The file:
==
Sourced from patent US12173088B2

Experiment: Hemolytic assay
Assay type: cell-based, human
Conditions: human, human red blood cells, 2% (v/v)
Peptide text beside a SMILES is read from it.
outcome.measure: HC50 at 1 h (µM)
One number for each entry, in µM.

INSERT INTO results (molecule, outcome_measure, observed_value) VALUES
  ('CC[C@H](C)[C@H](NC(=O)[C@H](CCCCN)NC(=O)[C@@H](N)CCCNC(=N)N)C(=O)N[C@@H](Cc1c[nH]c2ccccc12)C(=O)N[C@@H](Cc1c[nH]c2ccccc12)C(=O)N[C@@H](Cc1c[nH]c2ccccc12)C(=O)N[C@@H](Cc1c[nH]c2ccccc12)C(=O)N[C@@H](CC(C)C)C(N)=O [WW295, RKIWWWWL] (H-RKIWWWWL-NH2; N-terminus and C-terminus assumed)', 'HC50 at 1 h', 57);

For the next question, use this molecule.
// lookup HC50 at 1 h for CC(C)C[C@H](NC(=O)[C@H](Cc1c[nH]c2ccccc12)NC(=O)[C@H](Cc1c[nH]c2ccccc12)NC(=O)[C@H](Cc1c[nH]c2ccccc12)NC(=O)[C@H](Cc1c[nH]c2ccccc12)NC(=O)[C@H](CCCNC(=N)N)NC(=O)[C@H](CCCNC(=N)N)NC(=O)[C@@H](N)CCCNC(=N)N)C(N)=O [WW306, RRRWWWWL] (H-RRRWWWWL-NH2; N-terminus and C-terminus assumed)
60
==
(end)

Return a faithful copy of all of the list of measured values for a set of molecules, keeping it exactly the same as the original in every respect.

Sourced from patent US12173088B2

Experiment: Hemolytic assay
Assay type: cell-based, human
Conditions: human, human red blood cells, 2% (v/v)
Peptide text beside a SMILES is read from it.
outcome.measure: HC50 at 1 h (µM)
One number for each entry, in µM.

INSERT INTO results (molecule, outcome_measure, observed_value) VALUES
  ('CC[C@H](C)[C@H](NC(=O)[C@H](CCCCN)NC(=O)[C@@H](N)CCCNC(=N)N)C(=O)N[C@@H](Cc1c[nH]c2ccccc12)C(=O)N[C@@H](Cc1c[nH]c2ccccc12)C(=O)N[C@@H](Cc1c[nH]c2ccccc12)C(=O)N[C@@H](Cc1c[nH]c2ccccc12)C(=O)N[C@@H](CC(C)C)C(N)=O [WW295, RKIWWWWL] (H-RKIWWWWL-NH2; N-terminus and C-terminus assumed)', 'HC50 at 1 h', 57);

For the next question, use this molecule.
// lookup HC50 at 1 h for CC(C)C[C@H](NC(=O)[C@H](Cc1c[nH]c2ccccc12)NC(=O)[C@H](Cc1c[nH]c2ccccc12)NC(=O)[C@H](Cc1c[nH]c2ccccc12)NC(=O)[C@H](Cc1c[nH]c2ccccc12)NC(=O)[C@H](CCCNC(=N)N)NC(=O)[C@H](CCCNC(=N)N)NC(=O)[C@@H](N)CCCNC(=N)N)C(N)=O [WW306, RRRWWWWL] (H-RRRWWWWL-NH2; N-terminus and C-terminus assumed)
60